Of Dogs and Men: The «Psychological» and the «Ethical» in Descartes and Spinoza

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Descartes’ correspondence with Princess Elisabeth at times reads like a programme for what
would later become known as Spinoza’s theory of ethics. Crucial elements in Spinoza, however, such as the notion of beatitude and the idea of internal emotions, link up with Descartes’
Passions de l’âme , rather than with the correspondence – and yet it is on these very subjects
that Descartes and Spinoza part ways. Studying in some detail the example of the hunting dog
and the accounts of mental change occurring in both authors, this article will argue that Spinoza was able to side-step Descartes’ explanation of mental transformation for the reason that
he devoted himself to a completely different issue. Descartes’ focus in Les Passions de l’âme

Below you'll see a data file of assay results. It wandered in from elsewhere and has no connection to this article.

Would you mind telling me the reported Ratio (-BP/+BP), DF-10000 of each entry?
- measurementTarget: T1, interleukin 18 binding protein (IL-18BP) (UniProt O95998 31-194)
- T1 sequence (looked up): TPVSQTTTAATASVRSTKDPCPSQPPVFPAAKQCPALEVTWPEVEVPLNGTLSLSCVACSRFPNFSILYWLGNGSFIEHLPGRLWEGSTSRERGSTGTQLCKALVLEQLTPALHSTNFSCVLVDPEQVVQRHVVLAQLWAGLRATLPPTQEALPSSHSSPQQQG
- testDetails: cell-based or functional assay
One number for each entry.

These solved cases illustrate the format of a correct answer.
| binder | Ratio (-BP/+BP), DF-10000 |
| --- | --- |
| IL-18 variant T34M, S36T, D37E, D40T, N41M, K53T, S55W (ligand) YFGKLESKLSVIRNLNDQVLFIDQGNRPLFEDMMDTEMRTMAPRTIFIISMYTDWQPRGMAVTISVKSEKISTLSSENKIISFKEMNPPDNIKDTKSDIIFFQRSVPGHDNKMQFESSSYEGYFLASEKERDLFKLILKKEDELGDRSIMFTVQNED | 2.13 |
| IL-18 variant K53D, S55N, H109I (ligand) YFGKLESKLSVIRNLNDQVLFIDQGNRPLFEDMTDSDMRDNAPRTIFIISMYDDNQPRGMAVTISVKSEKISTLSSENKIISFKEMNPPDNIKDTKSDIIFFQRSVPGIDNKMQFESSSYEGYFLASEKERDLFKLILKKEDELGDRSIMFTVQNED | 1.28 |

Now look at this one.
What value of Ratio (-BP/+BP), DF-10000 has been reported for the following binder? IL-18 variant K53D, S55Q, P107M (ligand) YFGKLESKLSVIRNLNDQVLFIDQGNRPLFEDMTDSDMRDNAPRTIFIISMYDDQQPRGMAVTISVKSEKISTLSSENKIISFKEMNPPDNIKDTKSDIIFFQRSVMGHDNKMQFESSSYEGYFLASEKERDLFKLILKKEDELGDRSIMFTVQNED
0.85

is on negative emotions and behavioral training, whereas Spinoza’s attention in the Ethics is
on a remedy of the affects that may yield a naturalistic counterpart to the notion of religious
salvation – a difference in philosophical motivation between the two authors that should give
us reason to adjust commonplace interpretations of the Descartes-Spinoza controversy
Original languageEnglish
Pages (from-to)393-410
Number of pages18
JournalRivista di Filosofia Neo-Scolastica
Publication statusPublished - Jul 2020


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